The ‘right to roam’ is not as simple as it looks - Colin Bathgate
It’s often said that a person’s home is their castle. This has been particularly true during the recent Covid-19 lockdown, when the drawbridges were lifted and moats filled, of literal and metaphorical castles all across Scotland. With people urged to stay at home, the right to privacy saw a revived importance in our new way of life.
At the same time, the one piece of local daily exercise recommended by the Scottish Government became in many cases the highlight of the day. Often, this exercise took
advantage of the rights enshrined by the Land Reform Scotland Act 2003, which gives us a right of responsible access to all of Scotland’s land.
With Covid restrictions still in place, notwithstanding the dramatic rise of staycations, people are acquainting themselves with Scotland’s land like never before. Against this backdrop, it is worth recapping on the Right of Responsible Access, how this relates to privacy of the home and what responsible access means for access takers.
Right to roam
There is a common misconception that the 2003 Act enshrined a ‘right to roam’ in Scotland. This is not quite correct. The 2003 Act confers a Right of Responsible Access. This access allows people to be on, or to cross land in Scotland for recreational purposes, educational activities or for a commercial activity that could be carried out as a recreational activity.
The access is not just pedestrian, but includes bikes, horseback, non-powered boats on inland lakes and any other non-motorised forms of transport. This must be exercised responsibly and within the Scottish Outdoor Access Code.
There are a number of areas excluded. These include a sports field, a field where crops have been sown or are growing and an area of land where a building, or other structure has been constructed.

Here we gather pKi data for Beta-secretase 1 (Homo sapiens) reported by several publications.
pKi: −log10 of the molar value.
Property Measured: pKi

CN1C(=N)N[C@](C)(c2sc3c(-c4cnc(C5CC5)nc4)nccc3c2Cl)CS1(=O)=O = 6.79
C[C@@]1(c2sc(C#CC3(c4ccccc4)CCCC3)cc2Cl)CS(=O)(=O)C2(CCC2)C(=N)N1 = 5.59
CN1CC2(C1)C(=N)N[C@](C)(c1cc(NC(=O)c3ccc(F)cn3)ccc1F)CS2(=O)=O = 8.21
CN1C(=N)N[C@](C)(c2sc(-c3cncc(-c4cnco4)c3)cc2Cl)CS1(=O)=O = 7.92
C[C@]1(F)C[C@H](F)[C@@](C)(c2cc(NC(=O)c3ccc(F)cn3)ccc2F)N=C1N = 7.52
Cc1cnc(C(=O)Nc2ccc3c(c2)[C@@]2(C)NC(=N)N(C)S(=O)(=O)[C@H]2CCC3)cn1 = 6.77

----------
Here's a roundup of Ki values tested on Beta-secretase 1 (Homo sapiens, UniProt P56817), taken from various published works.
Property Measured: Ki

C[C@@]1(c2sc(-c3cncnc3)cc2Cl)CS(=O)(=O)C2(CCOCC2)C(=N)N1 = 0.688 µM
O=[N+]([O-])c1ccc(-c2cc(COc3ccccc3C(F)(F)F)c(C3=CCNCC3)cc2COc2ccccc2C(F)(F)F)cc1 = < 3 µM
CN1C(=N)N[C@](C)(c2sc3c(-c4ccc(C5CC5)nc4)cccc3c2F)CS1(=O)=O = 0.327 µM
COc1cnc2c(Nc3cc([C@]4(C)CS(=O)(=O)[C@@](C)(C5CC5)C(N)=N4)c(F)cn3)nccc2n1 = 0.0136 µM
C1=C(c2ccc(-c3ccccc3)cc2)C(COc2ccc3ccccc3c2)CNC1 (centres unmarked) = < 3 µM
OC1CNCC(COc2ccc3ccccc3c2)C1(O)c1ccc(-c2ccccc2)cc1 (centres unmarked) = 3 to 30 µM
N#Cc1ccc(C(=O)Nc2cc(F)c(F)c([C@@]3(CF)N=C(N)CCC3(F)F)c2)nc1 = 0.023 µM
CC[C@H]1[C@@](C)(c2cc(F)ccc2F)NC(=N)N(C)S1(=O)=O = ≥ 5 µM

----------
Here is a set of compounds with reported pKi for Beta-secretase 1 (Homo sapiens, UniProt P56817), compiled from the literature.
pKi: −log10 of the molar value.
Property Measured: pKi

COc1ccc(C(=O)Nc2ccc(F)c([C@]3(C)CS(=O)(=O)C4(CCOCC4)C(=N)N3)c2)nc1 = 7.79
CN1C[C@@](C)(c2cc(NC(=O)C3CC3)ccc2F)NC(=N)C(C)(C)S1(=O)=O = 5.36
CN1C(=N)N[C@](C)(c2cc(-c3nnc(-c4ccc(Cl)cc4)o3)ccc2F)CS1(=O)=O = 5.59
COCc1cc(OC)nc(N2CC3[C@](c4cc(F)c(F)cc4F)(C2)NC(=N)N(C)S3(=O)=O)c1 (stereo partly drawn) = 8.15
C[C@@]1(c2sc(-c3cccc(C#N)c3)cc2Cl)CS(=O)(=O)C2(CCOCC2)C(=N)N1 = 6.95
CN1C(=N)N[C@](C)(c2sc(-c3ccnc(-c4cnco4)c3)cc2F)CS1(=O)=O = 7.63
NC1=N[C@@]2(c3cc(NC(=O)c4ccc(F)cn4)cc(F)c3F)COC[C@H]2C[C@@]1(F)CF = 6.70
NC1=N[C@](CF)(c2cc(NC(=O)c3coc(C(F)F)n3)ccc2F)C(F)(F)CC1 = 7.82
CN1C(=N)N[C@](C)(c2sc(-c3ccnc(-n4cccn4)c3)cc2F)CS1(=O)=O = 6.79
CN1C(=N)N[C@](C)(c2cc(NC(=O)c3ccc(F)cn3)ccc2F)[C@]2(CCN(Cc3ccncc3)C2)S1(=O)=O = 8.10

For access takers, Scotland has one of the most liberal regimes in the world. Unlike our southern neighbours, access takers in Scotland are not constrained to designated areas or paths. However this does not mean access takers have a carte blanche right to all land.
It is important to consider the privacy of dwellings when taking access. While this will be tricky on occasion, as public rights of way occasionally pass close to residential dwellings, a general rule is to stay off land which is maintained differently to the rest of the holding.
For example, ground close to a dwelling that appears to be kept for decorative and not agricultural, forestry, sporting or other industrial activities, will tend to be treated as private garden ground.
The home and the right to privacy
While the Act enables the public to access private land, the home itself is excluded from this. Access is not exercisable over land where there is a building, or on land adjacent to a dwelling which allows the owners to have privacy and enjoyment of their home. And it is not merely traditional dwellings that are afforded the right to privacy. Caravans and tents are also excluded areas. Furthermore there has been some confusion regarding the extent to which a garden can be excluded from public access, which has resulted in a number of high-profile cases.
There is no ‘one size fits all’ approach to privacy. It appears however, that the courts have been erring on the side of caution when determining what amounts to sufficient land for privacy. The court will look at the property itself and why a purchaser would be attracted to this type of property.
The result has been that the category of property will be considered, along with what constitutes a reasonable amount of ground for a property of that type.
The important point is that while the 2003 Act advances a very liberal access regime, privacy is at the forefront of the legislation and the courts have been upholding the interests of landowners. Even after the 2003 Act, in Scotland a person’s home remains their castle and is protected by law.
So whether you’re a landowner or a roamer, there are extensive rights for both parties enjoyed under the 2003 Act. These should be exercised responsibly and within the spirit of the Act.
Colin Bathgate is a Trainee Solicitor in the Land & Rural Business team, Gillespie Macandrew
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